I love your ability to see things from the other side as a mountain guide, part Sherpa, part soccer mom, part rememberer of what you learned when you audited that EMT class, part guidance counselor, part JV cheerleader and part everyone’s responsible sober driver dad. Godspeed up that mountain this weekend, no 14er is a joke nor should be taken lightly but as one experienced mountaineer once told me, “When in doubt punch through, you’ll get there faster.” Hope that helps. Also, in light of your revelation, still trying to figure out where River Guide Guy Attitude comes from.

Guess that’s a topic for another day.

(Also, please dear God no on the microspikes.)

Onto the picks:

Oregon -9 vs. Nebraska

My alma mater comes out and shakes down Southern Utah 77-21 at Autzen and all of a sudden, it’s 2007 again for the more-downs-than-ups Ducks of the last couple seasons? Hmmm. While I do think new HC Willie Taggart brought more than mojo back to Autzen last spring upon his hiring—he says the right things, speaks the players’ language and has a recruiting vein to the southeast that the Ducks have never enjoyed—a wind up toy Puddles would have been an improvement.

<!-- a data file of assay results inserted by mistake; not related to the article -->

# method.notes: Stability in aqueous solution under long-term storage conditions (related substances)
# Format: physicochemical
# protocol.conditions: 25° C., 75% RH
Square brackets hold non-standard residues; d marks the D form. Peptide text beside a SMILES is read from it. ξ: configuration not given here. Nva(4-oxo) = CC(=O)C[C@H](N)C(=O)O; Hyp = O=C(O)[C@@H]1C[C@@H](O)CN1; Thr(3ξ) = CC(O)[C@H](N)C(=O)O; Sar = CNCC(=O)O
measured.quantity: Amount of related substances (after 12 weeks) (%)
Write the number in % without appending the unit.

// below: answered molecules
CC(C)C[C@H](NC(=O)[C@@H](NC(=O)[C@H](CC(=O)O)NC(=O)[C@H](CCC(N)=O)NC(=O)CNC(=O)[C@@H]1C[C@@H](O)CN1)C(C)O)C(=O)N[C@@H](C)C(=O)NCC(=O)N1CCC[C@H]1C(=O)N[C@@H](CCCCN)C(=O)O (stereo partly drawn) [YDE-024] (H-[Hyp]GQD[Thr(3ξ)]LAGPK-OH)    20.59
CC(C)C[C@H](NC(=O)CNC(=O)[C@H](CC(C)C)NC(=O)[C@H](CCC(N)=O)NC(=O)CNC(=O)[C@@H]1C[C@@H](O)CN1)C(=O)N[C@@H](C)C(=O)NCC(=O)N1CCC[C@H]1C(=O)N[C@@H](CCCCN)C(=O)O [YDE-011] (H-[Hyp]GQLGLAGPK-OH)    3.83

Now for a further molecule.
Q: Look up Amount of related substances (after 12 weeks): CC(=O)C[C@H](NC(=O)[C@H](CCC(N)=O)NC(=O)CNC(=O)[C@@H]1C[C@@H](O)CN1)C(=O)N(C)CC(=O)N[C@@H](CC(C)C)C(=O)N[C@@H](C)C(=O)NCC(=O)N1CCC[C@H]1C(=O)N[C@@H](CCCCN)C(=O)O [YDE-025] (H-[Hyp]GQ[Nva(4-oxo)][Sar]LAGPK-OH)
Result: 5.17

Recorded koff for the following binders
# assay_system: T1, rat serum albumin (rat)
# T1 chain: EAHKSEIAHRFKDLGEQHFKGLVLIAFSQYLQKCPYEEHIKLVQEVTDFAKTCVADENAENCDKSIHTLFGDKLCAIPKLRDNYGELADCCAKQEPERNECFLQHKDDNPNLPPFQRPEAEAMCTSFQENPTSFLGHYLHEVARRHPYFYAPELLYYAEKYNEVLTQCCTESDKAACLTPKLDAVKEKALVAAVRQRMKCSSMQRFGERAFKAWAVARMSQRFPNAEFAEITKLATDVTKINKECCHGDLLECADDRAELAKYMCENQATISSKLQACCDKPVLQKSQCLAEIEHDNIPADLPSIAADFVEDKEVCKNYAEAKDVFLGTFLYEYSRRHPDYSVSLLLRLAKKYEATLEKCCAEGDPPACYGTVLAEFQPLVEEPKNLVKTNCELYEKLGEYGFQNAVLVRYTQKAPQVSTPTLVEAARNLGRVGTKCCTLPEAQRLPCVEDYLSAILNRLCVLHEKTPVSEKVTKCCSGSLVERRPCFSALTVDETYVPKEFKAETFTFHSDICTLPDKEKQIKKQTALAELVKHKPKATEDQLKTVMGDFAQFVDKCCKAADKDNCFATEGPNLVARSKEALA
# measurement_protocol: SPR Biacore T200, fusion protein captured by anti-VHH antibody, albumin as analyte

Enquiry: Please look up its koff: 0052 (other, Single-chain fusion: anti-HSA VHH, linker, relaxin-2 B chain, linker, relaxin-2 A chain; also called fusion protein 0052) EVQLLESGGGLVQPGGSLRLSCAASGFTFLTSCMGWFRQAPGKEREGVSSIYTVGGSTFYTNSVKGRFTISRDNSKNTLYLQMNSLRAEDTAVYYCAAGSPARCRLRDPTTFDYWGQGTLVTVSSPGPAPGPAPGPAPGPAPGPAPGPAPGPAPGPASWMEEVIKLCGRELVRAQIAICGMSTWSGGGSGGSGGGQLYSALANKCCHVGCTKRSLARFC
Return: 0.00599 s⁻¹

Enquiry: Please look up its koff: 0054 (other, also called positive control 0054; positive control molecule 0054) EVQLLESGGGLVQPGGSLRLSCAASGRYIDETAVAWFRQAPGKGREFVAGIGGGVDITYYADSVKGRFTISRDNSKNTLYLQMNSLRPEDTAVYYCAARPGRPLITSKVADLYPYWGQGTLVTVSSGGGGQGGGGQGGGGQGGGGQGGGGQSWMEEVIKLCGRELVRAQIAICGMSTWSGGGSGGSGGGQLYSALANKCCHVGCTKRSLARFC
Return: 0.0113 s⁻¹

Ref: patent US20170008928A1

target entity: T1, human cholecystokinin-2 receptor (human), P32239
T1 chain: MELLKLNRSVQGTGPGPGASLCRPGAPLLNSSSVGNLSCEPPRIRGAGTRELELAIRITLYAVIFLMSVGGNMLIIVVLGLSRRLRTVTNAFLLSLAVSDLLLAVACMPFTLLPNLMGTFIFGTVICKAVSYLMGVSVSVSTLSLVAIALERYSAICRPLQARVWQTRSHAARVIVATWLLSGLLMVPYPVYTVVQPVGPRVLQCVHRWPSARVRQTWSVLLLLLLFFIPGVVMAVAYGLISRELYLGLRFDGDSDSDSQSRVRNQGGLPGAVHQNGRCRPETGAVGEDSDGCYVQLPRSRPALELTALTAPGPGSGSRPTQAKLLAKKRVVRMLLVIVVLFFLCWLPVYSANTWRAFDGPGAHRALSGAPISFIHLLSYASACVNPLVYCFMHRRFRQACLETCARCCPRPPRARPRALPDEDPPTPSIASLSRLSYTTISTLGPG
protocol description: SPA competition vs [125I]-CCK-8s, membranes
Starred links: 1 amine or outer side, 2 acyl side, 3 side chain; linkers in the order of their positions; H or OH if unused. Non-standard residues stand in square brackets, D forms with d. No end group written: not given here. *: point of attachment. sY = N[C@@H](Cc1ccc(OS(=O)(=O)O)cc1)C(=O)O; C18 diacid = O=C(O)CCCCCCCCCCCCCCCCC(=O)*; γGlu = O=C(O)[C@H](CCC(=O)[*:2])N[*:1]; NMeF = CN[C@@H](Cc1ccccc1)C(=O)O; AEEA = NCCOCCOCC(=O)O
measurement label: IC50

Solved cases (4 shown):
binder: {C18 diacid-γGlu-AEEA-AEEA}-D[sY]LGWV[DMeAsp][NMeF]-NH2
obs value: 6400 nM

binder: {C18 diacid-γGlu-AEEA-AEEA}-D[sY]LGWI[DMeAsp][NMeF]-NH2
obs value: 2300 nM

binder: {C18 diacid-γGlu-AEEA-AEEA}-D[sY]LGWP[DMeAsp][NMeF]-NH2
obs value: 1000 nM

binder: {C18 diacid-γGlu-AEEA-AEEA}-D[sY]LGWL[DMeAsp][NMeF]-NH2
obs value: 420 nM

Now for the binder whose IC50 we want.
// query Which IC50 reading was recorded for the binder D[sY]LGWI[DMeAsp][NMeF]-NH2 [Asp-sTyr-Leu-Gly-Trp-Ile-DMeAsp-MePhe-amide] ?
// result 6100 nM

After the robust failure that was the end of the Mark Helfrich administration, which began to crumble in earnest during a historic collapse to TCU on Jan. 2, 2016, it was time for Phil Knight and his concerned boosters to sponsor a HC from outside the Oregon rank and file for the first time in almost three decades. That kind of desperation move is what happens after the Huskies outscore you 70-21 at home… (with the majority of their starters pulled in the second half.) For Helf, a crack offensive coordinator under Chip Kelly, it was crippling loss after loss which showed that not only did he have a tough time closing, but he looked less ready for the limelight than a third-grade understudy for the role of Randy in a community production of A Christmas Story.

Taggart did have a decent albeit truncated recruiting season, pulling a handful of four-star commits including guys who didn’t have Oregon on their radar till Helfrich left. The top of the marquee is four-star safety Jevon Holland from Oakland who did an about face from the Bay Area schools. And if you’re the kind of d-bag who reads Rivals, similar four- and five-star seniors are similarly giving Eugene a look for next spring as well.

But before we get to a rebuild, there is a matter of this season and the fate of senior running back Royce Freeman. Freeman, who has been a projected first rounder for the past two seasons, returned only after he found Taggart was going to be under the headset. The team’s sage will share carries with Kari Benoit and Kenny Bassett coming out from behind the division’s most experienced offensive line led by Tyrell Crosby who is back after missing all but two games last season due to injury.